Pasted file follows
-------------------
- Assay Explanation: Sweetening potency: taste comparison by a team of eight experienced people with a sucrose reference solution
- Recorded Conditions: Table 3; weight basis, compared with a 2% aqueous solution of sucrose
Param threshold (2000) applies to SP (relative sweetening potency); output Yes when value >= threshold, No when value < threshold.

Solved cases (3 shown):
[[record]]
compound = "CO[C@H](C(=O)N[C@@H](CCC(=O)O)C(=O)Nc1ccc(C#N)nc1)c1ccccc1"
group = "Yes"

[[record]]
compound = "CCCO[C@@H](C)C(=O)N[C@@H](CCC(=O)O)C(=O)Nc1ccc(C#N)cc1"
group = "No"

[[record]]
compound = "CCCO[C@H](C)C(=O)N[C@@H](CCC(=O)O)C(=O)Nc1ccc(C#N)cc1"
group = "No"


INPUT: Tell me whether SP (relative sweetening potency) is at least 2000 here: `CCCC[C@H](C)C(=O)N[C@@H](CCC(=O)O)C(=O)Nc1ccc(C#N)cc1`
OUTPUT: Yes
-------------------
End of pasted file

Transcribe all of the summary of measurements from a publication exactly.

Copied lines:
- Assay Explanation: Sweetening potency: taste comparison by a team of eight experienced people with a sucrose reference solution
- Recorded Conditions: Table 3; weight basis, compared with a 2% aqueous solution of sucrose
Param threshold (2000) applies to SP (relative sweetening potency); output Yes when value >= threshold, No when value < threshold.

Solved cases (3 shown):
[[record]]
compound = "CO[C@H](C(=O)N[C@@H](CCC(=O)O)C(=O)Nc1ccc(C#N)nc1)c1ccccc1"
group = "Yes"

[[record]]
compound = "CCCO[C@@H](C)C(=O)N[C@@H](CCC(=O)O)C(=O)Nc1ccc(C#N)cc1"
group = "No"

[[record]]
compound = "CCCO[C@H](C)C(=O)N[C@@H](CCC(=O)O)C(=O)Nc1ccc(C#N)cc1"
group = "No"


INPUT: Tell me whether SP (relative sweetening potency) is at least 2000 here: `CCCC[C@H](C)C(=O)N[C@@H](CCC(=O)O)C(=O)Nc1ccc(C#N)cc1`
OUTPUT: Yes